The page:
Now it's worth noting that they don't really seem to know the law very well, as they cite the Unfair Contract Terms Act, but the relevant legislation is actually the Unfair Contract Terms in Consumer Contracts Regulations. And furthermore, where they claim that you must go to court to test this - this is not true. In fact, the Competition and Markets Authority has legal authority under the Regulations, and under EU law, to specify which terms are unfair. Other regulatory bodies also have this power, although the UKGC is not on the list.

    I contacted the CMA, and they sent a standard response saying 'We don't normally do anything about individual complaints from consumers (but we might from another body [such as the Gambling Commission or MSE?]), but if we get a lot of them we might look into it.'

    So basically the UKGC don't care, and if I take Mansion to court, then even if I win, no precedent would be set (as it would be a Small Claim) and they have zero incentive to change their terms
  • davethorpdavethorp Forumite
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    I'm sure the 1 person who hasn't already withdrawn their winnings and wasn't planning on doing within the next 12 months is really benefiting from this article

  • thelawnetthelawnet Forumite
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    VT82 wrote: »
    Surely if you only open it for the Grand National, if you lose, your account balance is zero, and if you win, you take out your winnings, and hence will have a zero balance account? So no inactivity fee to pay?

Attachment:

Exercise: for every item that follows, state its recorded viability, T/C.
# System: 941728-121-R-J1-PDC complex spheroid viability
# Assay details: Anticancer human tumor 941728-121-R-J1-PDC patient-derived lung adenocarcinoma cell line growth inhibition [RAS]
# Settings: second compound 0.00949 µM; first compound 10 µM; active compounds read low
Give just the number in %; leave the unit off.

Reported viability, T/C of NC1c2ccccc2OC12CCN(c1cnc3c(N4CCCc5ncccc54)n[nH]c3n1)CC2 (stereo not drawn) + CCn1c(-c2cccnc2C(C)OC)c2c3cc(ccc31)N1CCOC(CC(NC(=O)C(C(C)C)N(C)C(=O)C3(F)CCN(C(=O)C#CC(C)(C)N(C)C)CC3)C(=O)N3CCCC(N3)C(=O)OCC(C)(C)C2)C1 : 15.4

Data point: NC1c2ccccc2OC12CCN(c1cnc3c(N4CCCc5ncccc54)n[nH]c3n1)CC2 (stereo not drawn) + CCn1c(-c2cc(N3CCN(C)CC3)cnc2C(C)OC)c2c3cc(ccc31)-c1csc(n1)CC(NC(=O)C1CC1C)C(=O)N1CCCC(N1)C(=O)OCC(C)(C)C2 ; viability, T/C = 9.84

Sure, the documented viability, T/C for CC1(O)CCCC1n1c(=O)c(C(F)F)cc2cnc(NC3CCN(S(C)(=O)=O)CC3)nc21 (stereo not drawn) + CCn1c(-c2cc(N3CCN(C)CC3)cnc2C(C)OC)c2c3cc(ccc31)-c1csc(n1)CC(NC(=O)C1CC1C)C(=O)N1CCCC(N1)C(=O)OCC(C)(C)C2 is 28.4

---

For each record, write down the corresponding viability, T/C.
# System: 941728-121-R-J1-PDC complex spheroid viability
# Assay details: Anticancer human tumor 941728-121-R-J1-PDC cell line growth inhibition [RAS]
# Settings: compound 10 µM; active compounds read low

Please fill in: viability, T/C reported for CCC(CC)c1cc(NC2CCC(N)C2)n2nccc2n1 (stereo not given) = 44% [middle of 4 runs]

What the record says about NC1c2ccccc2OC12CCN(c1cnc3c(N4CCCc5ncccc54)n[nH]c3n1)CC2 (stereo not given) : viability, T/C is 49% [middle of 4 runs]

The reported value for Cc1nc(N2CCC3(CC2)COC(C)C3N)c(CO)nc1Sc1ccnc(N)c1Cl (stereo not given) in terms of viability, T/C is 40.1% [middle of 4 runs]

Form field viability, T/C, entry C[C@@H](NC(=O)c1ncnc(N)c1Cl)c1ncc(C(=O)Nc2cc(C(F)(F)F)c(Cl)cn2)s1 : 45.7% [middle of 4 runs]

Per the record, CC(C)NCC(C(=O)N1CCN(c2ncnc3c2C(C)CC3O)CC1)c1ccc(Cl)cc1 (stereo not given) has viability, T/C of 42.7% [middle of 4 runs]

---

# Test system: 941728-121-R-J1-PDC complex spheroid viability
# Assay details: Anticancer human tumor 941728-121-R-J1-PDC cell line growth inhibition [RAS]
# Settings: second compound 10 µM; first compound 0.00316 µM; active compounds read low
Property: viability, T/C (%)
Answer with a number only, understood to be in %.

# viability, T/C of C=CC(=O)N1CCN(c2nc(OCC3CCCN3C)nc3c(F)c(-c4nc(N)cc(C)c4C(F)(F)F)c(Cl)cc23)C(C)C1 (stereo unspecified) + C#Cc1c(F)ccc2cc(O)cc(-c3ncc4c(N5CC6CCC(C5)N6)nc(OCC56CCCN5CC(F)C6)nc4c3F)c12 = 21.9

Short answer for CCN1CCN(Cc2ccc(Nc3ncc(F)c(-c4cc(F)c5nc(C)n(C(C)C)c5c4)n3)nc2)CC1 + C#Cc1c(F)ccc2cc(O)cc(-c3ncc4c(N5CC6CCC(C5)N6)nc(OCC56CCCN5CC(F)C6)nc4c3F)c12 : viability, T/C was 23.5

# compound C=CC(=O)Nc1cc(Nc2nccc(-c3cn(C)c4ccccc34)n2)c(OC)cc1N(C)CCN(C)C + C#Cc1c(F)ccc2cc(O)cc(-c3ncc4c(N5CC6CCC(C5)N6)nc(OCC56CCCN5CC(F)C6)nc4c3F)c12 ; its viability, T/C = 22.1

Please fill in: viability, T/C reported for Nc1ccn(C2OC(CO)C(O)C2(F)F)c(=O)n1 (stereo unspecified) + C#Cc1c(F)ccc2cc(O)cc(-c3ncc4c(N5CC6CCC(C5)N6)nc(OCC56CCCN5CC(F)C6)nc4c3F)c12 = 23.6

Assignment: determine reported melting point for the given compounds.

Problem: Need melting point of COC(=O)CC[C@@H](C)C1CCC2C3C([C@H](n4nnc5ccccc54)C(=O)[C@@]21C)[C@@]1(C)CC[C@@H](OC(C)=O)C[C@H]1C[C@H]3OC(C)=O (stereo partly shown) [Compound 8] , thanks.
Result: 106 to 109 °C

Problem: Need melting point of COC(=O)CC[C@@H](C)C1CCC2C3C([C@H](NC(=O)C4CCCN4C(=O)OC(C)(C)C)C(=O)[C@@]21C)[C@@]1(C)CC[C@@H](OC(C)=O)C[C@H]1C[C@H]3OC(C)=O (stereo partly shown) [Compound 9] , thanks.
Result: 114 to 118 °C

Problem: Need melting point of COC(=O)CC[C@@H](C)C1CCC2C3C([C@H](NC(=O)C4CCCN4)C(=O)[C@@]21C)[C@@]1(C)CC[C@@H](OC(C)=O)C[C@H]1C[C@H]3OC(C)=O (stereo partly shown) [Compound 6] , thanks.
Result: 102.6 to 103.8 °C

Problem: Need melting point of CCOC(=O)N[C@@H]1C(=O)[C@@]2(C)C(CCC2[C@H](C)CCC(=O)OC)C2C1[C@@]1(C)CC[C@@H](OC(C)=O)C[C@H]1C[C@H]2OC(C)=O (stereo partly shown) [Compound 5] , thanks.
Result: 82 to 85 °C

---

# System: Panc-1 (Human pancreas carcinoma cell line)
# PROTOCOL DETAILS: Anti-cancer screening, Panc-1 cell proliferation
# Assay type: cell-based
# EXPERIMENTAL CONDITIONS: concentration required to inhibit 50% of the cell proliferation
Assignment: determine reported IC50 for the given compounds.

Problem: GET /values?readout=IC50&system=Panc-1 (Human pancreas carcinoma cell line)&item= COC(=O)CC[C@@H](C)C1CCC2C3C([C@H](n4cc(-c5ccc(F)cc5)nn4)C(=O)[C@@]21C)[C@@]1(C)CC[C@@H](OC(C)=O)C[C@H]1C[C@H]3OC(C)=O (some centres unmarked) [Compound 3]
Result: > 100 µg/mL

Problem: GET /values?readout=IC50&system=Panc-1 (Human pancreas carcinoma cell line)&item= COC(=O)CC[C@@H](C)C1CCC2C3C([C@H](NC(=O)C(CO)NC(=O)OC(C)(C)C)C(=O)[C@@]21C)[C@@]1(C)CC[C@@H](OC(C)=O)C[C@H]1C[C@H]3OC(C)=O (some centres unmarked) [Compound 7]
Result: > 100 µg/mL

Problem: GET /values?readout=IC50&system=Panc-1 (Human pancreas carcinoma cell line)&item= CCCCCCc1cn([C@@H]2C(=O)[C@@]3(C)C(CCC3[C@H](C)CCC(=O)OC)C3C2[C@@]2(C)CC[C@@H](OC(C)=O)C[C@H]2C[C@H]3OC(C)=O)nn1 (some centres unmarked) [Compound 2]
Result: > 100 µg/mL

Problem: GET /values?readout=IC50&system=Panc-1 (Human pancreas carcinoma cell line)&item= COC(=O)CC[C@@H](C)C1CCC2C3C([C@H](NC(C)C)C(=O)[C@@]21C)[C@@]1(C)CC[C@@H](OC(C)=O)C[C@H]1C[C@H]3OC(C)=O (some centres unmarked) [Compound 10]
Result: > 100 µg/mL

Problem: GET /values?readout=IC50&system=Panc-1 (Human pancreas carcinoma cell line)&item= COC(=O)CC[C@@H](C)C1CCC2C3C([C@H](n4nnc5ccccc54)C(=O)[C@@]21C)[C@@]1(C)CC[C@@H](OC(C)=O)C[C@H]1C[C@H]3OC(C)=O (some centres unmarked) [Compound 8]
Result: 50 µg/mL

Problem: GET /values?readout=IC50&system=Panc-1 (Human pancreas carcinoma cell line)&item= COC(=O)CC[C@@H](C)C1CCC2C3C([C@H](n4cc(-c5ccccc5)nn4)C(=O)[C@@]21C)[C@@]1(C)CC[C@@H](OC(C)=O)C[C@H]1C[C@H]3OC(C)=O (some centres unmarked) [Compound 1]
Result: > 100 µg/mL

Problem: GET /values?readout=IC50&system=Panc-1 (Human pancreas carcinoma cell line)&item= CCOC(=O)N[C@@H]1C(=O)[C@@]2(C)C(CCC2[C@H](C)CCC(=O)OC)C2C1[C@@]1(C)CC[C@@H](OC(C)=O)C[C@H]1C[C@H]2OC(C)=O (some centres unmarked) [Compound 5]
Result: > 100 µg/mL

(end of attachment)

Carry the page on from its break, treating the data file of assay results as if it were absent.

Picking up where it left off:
People don't necessarily take out their winnings.

    You might leave the winnings there to bet with another time. Sometimes there are offers involving placing more than one bet over a period of time. Sometimes the gambling firm is in a different currency ($, perhaps), and you would prefer not to pay currency fees every time you play.

    Bet365 encourage you to keep a balance on the account, by offering free sports streaming if you have a balance.
    Sounds like 'Beth Burling' won something on the National, and forgot to take out her winnings, probably because she was just too lazy to check if she'd won. And then instead of being grateful for the warning that she had old winnings she could withdraw, she went on the internet to b*tch about a company trying to 'scam' her.

    No, the Grand National was last week, it doesn't sound like she won something on that at all, the account wouldn't be dormant yet.
  • thelawnetthelawnet Forumite
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    davethorp wrote: »
    I'm sure the 1 person who hasn't already withdrawn their winnings and wasn't planning on doing within the next 12 months is really benefiting from this article

    Lots of people have been charged these fees, it's not 1 person.

    Example: http://www.casinomeister.com/forums/showthread.php?t=25173

    This guy was charged over £2,000 by Ladbrokes: http://forum.punterslounge.com/threads/134046-Ladbrokes-Check-out-this-screenshot-I-feel-absolutely-robbed!-Anything-I-can-do

    You might as well ask why there are dormant bank accounts, or unclaimed Premium Bond prizes, or anything else.

    It's a non-trivial amount of money, and with gambling firms supposedly now regulated, respectable members of the business community, allowed to advertise on TV, they should behave that way and not impose illegal charges on their users - the banks were clamped down on; betting firms may be next.